Bonn Around 2,500 people made their way through Bonn city center on Friday, taking part in a Fridays for Future demonstration. Afterwards, the Extinction Rebellion movement used a sitting blockade at the Koblenz Gate to call attention to the climate problem.
It was a long pause for the Fridays for Future movement: For months, they shifted their activities to the internet, and now, for the first time since the outbreak of the corona pandemic, they turned out in large numbers to demonstrate in city centers. Some 2,500 demonstrators met in the morning at the Hofgarten in Bonn, and then marched for around two kilometers.
"The cooperation with the city went quite well this time. With the help of a lawyer, we were able to get the city to allow slogans to be shouted again during the demonstration," explained Fridays spokeswoman Franzi Bassenge. Before the march, there were 45 minutes of speeches. The Bonn example showed how diverse the movement had become. Since the then 15-year-old Greta Thunberg first refused to attend school in protest on August 20, 2018, the movement has grown from a pure student initiative to include a collection of various interest groups. Members of Attac, Extinction Rebellion, LGBT and Sea-Watch could all be found at the Hofgarten.
Ver.di representatives also took part in climate demo
While the movement initially neglected country-specific social aspects of the required energy system transformation, it is now incorporating trends that also focus on these aspects. The participation of Verdi representatives in the demonstration is evidence of this. "The fact that Ver.di is dealing with the climate problem was overdue. Last year, our then chairman Frank Bsirske finally put this on the agenda," said Andreas Rausch, the trade union secretary present at the demonstration. "We want to take up the impulses set by FFF. An expansion of renewable energies and public transport, including decent pay for bus and train drivers, is urgently needed," said Rausch.
Members of the Sea-Watch Civil Sea Rescue Association, on the other hand, assessed the global impact of the impending climate catastrophe. "The global south has to struggle most with the consequences of warming, to which the people there have contributed the least. We have to be prepared for a large wave of climate refugees," said a member of the association.
Many people of all of different ages joined the rally. Among them was a woman with a small child in her arms, trying to keep her active daughter from pulling the mask off her nose. "She does not yet know what it is all about, but I am here for her today," said the young mother. Meanwhile, a few meters further on, two ladies from the association "Omas Gegen Rechts" (“Grandmas against the right wing”) criticized the tendency of right wing extremists to deny the climate problem.
People encouraged to vote in run-off election
Organizers also called on those gathered to vote in the run-off election this coming Sunday but they did not speak in support of a particular candidate. Current Lord Mayor Ashok Sridharan(CDU) faces Bündnis 90/Green candidate Katja Dörner in the second round of voting. Among some participants, however, there was a noticeable tendency in how they planned to vote. Malte Kleinwort of "Parents for Future" felt "new hope" at the municipal level in view of the "new majority situation in the city council". He was "extremely disappointed" by the current Lord Mayor Ashok Sridharan. "Mr. Sridharan has declared a climate emergency, but has not taken any action. I don't feel anything of a Verkehrswende (transformation to more sustainable transportation methods) in Bonn," said Kleinwort. The Fridays activist Franziska Rau gave a similar assessment. "We are here because we are angry and disappointed by our government and all governments," said the Bonn student. "But there is still hope," she added.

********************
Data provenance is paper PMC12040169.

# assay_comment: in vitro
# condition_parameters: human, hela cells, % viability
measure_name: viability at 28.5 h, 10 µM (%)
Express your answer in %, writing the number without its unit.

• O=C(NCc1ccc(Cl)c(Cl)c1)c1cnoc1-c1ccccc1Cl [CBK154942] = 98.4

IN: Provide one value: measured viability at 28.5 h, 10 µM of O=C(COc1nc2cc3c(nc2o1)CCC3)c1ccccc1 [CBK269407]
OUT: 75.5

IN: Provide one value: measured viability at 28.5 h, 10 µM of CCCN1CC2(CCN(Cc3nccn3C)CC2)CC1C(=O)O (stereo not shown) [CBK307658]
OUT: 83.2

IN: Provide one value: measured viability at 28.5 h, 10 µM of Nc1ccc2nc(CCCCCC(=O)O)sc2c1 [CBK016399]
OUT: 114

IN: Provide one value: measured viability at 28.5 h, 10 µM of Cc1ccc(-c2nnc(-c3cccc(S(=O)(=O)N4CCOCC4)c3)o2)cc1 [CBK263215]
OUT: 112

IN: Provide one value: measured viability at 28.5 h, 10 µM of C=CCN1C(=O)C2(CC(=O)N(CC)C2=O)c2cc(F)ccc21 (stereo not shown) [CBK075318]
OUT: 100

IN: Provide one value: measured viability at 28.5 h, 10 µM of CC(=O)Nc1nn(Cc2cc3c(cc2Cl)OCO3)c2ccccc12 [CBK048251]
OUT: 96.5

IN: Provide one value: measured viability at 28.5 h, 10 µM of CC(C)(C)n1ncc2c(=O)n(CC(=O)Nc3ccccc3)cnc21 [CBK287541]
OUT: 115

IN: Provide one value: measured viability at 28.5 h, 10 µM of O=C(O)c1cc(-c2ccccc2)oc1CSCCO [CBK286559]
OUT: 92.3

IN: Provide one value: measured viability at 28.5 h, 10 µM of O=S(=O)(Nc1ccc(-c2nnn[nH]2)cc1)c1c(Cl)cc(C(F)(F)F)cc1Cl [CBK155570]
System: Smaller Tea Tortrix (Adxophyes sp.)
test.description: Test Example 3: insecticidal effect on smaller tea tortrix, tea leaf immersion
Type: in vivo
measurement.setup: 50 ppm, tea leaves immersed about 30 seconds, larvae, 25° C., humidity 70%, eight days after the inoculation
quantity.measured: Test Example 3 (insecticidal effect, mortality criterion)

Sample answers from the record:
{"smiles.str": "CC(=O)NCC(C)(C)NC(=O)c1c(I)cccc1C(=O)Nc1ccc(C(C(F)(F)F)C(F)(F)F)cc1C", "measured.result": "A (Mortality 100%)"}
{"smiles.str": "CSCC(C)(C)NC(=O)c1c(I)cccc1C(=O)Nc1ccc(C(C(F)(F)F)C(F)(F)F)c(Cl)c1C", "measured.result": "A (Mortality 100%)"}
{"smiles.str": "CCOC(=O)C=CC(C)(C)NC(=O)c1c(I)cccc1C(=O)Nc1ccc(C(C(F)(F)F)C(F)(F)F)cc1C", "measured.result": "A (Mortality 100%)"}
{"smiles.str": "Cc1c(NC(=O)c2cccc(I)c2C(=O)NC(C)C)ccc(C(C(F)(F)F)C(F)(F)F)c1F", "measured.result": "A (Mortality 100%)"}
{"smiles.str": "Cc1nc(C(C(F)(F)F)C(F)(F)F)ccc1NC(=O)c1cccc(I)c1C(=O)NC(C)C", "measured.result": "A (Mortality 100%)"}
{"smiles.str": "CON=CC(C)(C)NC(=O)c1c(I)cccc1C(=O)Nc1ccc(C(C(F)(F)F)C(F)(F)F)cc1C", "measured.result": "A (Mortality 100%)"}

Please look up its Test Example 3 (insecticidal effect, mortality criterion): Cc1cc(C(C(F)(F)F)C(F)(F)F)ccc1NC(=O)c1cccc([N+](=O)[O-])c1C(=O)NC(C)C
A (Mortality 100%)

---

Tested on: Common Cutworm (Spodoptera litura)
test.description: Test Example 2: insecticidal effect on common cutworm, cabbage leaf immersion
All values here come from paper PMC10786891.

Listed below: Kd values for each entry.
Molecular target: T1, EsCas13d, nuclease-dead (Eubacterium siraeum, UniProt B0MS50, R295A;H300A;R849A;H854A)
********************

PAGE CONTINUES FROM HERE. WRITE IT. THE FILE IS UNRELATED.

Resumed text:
The event was officially concluded at 1 pm after a final rally in front of the Kunstmuseum (Art Museum). The organizers were satisfied with the way the event went and the number of participants. "Discipline regarding social distancing and masks was very good. We hoped for a four-digit number of participants. We have reached that number," said Bassenge.
Extinction Rebellion set up blockade on Adenauerallee
While the demonstration with its estimated 2,500 participants was drawing to a close at the Hofgarten, about 15 people from the ranks of Extinction Rebellion went to the Adenauerallee for a blockade. With the words "Excuse me, but this is an emergency," Niko Froitzheim initiated the blockade, which for a short time caused major traffic disruptions along the B 9. Because it was a spontaneous initiative that had not been agreed upon in advance, it was dissolved by the police shortly afterwards.
As a result, the demonstrators decided to carry out a so-called "Swarming" at the Koblenz Gate. Using this technique, the group sent out their message about climate change while the stoplight was on red. The police, who were on the scene in large numbers, allowed this to happen a couple of times. Both the police and the protestors were willing to compromise. "Everything is still within reason," said a police officer, while demonstrators distributed leaflets to the drivers. The initially planned sit-in blockade was then dropped. In response to an inquiry, the organizers of the Fridays For Future demonstration said they had not agreed to the action.
"The officers assessed the situation on site and determined that there was no danger or emergency situation," said a police spokesperson. They explained the rules to the protestors, who then adhered to the police instructions. Otherwise, charges could have been filed, for endangering road traffic for example.